We dried or salted food for winter use, but except for jams, jellies, preserves and pickles, we did not can, when I was a child. We cut corn from the cob and dried it, and that was a job! We spread clean, old sheets on boards or screens, placed the cut corn on this white surface and put mosquito netting over it to keep off flies. This corn had to be turned by hand at least once a day, and as I grew older it was often my job to reach under the netting an turn it. The hot sun and dry air dried it thoroughly, and it was very good when soaked and re-cooked in winter. Sometimes we parched it, after it was dry.
We raised fine popcorn, and often popped corn on the kitchen range, in a wire popper. The kitchen would be full of children and we poured the fluffy white corn into a big dishpan and poured melted butter on top. This was usually on Friday nights, and Mother often made molasses taffy to go with the popcorn. Sorghum molasses made especially good taffy. She would cook a batch and then give each child some to "pull", and the excitement would be very great. We each ate what we pulled, in whatever condition it turned out.
Dad had gathered nuts every fall, in Michigan, and he especially prized hickory nuts. He always had nuts sent from relatives in Michigan, hickory and black walnuts, usually. We cracked them with a hammer, on an old flat iron, and they were very good. Mother had a silver nutcracker, kept for best, which I still have have. We made other kinds of candy, besides taffy, sometimes using nuts in it. We used brown sugar, molasses or honey for sweetening, often, although we could get white sugar at the store. As new grocery products were developed by the wholesale houses, we learned about them and tried them, almost as soon as in the cities, because of our father's business in the store.
The store carried "boughten candy", but we children were never given candy there. We could buy it, if we had pennies, just as other children could. It was kept in wide, clear glass jars, with glass covers. There was one jar for long stick candy, one for peppermints of each color, on for lemon drops, and these different jars looked very inviting. I can remember when I was very small, standing in front of the counter, gazing up at those jars of colored candy The stick candy was striped, or plain red, or plain white
flavored with lemon. There were licorice sticks, too. Most of the candy sold for a penny a stick, and children saved pennies for these purchases. Our father occasionally gave candy to some child who never could buy any, but usually he gave out ginger snaps to children, from a big barrel or box where the supply was kept. Children loved ginger snaps, and there was more food in them than in candy.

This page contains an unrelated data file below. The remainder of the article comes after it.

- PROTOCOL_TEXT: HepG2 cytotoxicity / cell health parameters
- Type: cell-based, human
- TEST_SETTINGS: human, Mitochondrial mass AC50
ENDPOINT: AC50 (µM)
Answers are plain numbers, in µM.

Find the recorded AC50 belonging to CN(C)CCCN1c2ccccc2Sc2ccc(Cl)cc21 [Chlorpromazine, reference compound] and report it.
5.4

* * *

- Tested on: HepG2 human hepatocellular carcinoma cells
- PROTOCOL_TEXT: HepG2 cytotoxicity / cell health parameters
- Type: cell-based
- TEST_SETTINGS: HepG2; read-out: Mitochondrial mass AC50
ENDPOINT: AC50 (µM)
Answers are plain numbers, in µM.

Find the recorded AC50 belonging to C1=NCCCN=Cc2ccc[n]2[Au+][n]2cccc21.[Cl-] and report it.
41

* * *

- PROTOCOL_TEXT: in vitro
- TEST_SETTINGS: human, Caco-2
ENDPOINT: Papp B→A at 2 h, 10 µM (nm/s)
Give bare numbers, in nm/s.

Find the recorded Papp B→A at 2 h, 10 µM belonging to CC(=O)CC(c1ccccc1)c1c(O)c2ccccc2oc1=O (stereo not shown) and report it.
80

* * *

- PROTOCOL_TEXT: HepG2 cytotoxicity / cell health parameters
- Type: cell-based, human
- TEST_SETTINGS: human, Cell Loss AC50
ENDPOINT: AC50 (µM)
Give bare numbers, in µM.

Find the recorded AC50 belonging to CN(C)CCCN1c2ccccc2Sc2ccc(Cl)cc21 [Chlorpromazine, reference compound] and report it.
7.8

We always had good meat, usually from our own farm. We kept chickens and usually also turkeys, geese and ducks. We raised pigs and fattened steers. Butchering time was busy and strenuous. The pig was scalded, scraped and dressed in the yard lot and hung up to cool. I twas then laid on planks and cut up. Hams and bacon were but in brine and afterward smoked. Side meat was salted down in big barrels, chops and roasts were used fresh or else roasted and put down in lard. the fat was "tried out" by cooking it over a slow fire in a large black iron kettle. We usually did this on the kitchen stove, but many people did this out of doors. When it was melted, a large peeled raw potato was dropped in and cooked in the hot fat until it attracted the bits of blackened meat, and so clarified the fat. The melted lard was then poured into big stone jars or tin pails, and kept covered. The jars and tubs were kept in the cellar, where they would be cool, or if the season was winter they might be stored in a big out building.
Beef halves were hung high to keep dogs from getting the meat, and were often left to freeze in a cold building for weeks. From time to time a piece of meat was cut off for cooking. We also made our own salted dried beef at times. We had little seafood or fish. Dad was not much of a fisherman. Sometimes after high water in the Platte, there would be fish which could be caught, and we had some occasionally.
...to be continued...